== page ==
For presentation and backend I could do NW.JS, which would remove some of the complications, by putting everything in one script. Or if I wanted to make it a web backend, and avoid writing it in something that ran like a potato strapped to a nuclear rocket (visual studio), I could skip TS and go with python and quart, an async variation of flask.
This has the advantage that using something thats *not* JS, namely python, for interacting with a proper database, and would allow self-hosting or putting it online so people can share data and access in real time with others.
And because I'm horrible, and do things the wrong way for convenience, I could use tailwind.
Because it pisses people off.
How easy (or hard) would it be to recreate a basic functional clone of the core of airtable?
I don't know, but I have feeling I'm going to find out!1
I wanted to share with you a useful resource. There are many frameworks that help to create responsive and flexible web apps.
According to me, Bootstrap 5 is the best framework as it offers many features such as experimental support for CSS Grid and offcanvas in the navbar. Also, a new placeholders component, horizontal collapse support, and many more.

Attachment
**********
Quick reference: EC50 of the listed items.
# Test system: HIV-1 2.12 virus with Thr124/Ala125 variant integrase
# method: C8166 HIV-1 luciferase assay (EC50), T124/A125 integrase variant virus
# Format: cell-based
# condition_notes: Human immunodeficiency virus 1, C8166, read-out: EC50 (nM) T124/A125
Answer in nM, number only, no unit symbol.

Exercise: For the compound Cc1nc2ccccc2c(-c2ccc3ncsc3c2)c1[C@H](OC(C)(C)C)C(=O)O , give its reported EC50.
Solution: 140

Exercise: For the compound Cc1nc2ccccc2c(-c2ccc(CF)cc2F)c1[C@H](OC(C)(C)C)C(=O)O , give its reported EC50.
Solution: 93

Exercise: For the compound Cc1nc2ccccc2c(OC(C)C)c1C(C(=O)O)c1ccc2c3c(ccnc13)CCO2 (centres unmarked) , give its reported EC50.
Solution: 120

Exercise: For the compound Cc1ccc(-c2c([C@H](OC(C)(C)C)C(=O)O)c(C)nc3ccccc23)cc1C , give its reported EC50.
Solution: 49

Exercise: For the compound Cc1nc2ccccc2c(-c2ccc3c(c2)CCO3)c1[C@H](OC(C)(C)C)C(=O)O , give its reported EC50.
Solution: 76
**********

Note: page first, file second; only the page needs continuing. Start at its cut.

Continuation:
As we all know, it is an open-source framework that offers responsive structure and styles for building new projects and websites.
Here, in Today's rant, I am sharing some useful Bootstrap Practice projects that will help you to learn and sharpen your skills as a developer.
You can check the above blog for more detailed info.
#Suphle Rant 2: Michael's obduration
For the uninitiated, Suphle is a PHP framework I built. This is the 2nd installment in my rants on here about it.
Some backstory: A friend and I go back ~5 years. Let's call him Michael. He was CTO of the company we worked at. After his emigration, they seem to have taught him some new stack and he needed somewhere to practise it on. That stack was Spring Boot and Angular. He and his pals convinced product owner at our workplace to rebuild the project (after 2+ years of active development) from scratch using these new techs. One thing led to the other, and I left the place after some months.